• It defends liberal and pluralist democracies whilst acknowledging their “deficiencies and shortcomings”. But says nothing about their international role that couldn't be said by most Labour or Liberal MPs. Fair trade, more aid, debt cancellation — good; reform (but only reform?) of the WTO, IMF and World Bank.
• It opposes anti-Americanism without mentioning once the nature of the Bush regime, its economic driving force, its promotion of religious reaction and most notably its foreign policy. It merely mentions, almost painfully, the fact that the US is not a “model society” and “has often supported regressive and authoritative governments”. Note the use of the past tense here.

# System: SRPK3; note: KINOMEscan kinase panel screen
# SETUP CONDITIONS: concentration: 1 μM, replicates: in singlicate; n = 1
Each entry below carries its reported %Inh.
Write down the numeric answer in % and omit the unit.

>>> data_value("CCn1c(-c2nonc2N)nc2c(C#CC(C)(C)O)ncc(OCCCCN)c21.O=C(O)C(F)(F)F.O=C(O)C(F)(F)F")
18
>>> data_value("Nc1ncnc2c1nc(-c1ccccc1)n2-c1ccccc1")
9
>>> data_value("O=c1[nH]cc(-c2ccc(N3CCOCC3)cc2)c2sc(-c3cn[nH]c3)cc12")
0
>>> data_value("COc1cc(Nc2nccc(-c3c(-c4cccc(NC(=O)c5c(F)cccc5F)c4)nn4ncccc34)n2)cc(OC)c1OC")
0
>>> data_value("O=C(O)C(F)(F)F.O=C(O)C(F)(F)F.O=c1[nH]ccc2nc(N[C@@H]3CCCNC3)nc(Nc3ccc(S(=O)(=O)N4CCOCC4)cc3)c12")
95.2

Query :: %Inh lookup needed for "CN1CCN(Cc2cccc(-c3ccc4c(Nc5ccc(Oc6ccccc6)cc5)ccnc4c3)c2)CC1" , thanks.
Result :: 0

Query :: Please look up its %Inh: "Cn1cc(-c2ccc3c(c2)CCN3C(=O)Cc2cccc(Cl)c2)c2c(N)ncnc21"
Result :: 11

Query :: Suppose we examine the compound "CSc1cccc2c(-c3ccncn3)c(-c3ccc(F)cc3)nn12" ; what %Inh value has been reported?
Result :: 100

• It condemns racism but doesn’t attack the inhuman treatment of asylum seekers by the UK regime.
Whenever and wherever a clear denunciation of the UK and or US government — or, call it by its right name, the capitalist class! — might be called for, the Euston statement backs away.
The Euston statement utilises obvious truths about the stupidity of the SWP-led left, which the AWL has articulated for many years, as a means to make peace with the establishment. It is a latter-day version of the apologies and explanations with which, during the Cold War, socialists used truths about the horrors of Stalinism - including those which some of them had learned from the Trotskyist movement - to rationalise rallying to US-led capitalism.
Euston may be a station to catch fast trains to the North West of the UK but it seems also be a congregation point for former socialists travelling fast to oblivion.